Strong Bones Without the Calcium Pills

Dear Health Conscious Reader,

Do you think that popping a calcium supplement will make your bones stronger?

Despite what you hear on TV, calcium supplements have little to do with the strength of your bones.

That’s what I tell my patients … and it always surprises them.

One of the most well-conducted studies in science, the Harvard Nurses Study, showed there was absolutely no protection from factures with any dose of calcium intake. Instead, the reverse was true… nurses who ingested higher amounts of calcium had an increased risk of bone fracture!1

That’s a sad fact, because the U.S. has the highest intake of calcium in the world, yet we have more hip fractures than countries who consume lower amounts of calcium.2

Just take a look at these stats from the Agency for Healthcare and Research Quality… 3

  • An estimated 10 million Americans suffer from the leading cause of weak, brittle bones.
  • In 2006 – the most recent data available – approximately 250,000 fracture-related hospitalizations were linked to decreased bone mass.
  • When it comes to compromised bone strength, the most frequent fractures occur in the hip, rib, vertebrae and pelvis.

To keep yourself from joining the ranks of those numbers, here are three things you can do immediately to build stronger bones:

Exercise: The best way to increase bone density and reduce fractures is body weight exercises (like calisthenics) and resistance training. Make a habit of doing these exercises two or three times a week.

When you exercise, your muscles pull on your bones. This pressure creates a challenge that your body responds to by increasing bone density. This will ensure that you stay mobile and independent.

Eat Fruits and Vegetables: A university study showed that vegetables improve your bone metabolism. Researchers found that rats that missed out on their veggies had much lower bone density.4 Another showed that fruits and vegetables increase your bone density. The same study found that dairy products did nothing.5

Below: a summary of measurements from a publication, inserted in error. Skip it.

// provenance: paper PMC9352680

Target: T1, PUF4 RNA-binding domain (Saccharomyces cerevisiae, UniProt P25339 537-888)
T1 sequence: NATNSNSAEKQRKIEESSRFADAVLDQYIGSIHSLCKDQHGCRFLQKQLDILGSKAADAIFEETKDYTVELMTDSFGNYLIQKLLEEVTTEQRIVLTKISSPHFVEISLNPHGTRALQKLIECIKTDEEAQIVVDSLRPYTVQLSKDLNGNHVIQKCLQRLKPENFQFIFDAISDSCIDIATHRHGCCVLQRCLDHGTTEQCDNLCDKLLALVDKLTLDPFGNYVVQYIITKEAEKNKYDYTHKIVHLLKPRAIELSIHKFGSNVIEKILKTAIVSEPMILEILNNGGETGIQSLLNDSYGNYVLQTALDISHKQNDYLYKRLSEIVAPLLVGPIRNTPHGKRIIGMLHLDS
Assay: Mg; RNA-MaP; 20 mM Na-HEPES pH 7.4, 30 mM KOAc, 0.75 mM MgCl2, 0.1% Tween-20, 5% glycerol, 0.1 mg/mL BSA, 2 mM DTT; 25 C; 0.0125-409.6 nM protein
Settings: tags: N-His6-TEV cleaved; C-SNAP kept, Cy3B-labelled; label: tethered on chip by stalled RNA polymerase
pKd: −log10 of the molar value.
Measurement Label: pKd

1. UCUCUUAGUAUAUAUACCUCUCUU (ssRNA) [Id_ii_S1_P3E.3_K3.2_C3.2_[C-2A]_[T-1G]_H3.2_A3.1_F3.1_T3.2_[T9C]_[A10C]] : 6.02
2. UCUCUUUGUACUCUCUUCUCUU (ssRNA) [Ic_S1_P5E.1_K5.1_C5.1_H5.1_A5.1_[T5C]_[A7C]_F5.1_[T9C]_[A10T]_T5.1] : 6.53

Blood Test: A simple blood test will tell you how your hormone levels affect your bone health. This is the best way to determine the health of your bones and your risk for fracture. Women may need to take natural progesterone. For both men and women, testosterone is the most powerful controller of your bone density.

Plus, there’s a mineral you can take to lower your risk of fractures, stop you from shrinking as you age, and increase your bone density. It’s been used as a natural remedy for over 100 years, and studies show:

  • It cuts your chance of fracture by nearly 60 percent: In one study of elderly women, those who took this mineral slashed their risk of fracture by 59 percent in the first 12 months of treatment.
  • It’s more effective for building healthy bones than calcium and vitamin D combined: In another study, published in the New England Journal of Medicine, women who added this mineral lowered their risk of fracture by 49 percent in the first year. Better yet, they increased their bone density, too!
  • It can help you stand taller and stay pain-free: Other studies show that this mineral slows the rate of height loss by a 20 percent. Plus, it also helps 20 percent more patients experience relief from back pain.

In her Journal of Natural Health, Dr. Nan Fuchs tells you exactly what this mineral is. She tells you where to find it. And she tells you exactly how much to take. Click here to find out.

To Your Good Health,

Al Sears, MD

  1. Freskanich D, et al., Milk, dietary calcium, and bone fractures in women: a 12-year prospective study American Journal of Public Health 1997 Jun; 87(6): 992-997
  2. Willett W. Calcium: too much of a good thing? Report from the Harvard School of Public Health Nutrition Roundtable.
  3. Agency for Healthcare and Research Quality
  4. Effect of vegetables on bone metabolism. Nature. September 23, 1999; 401(6751):343-4
  5. Dietary influences on bone mass and bone metabolism: further evidence of a positive link between fruit and vegetable consumption and bone health? American Journal of Clinical Nutrition, Vol. 71, No. 1, 142-151, January 2000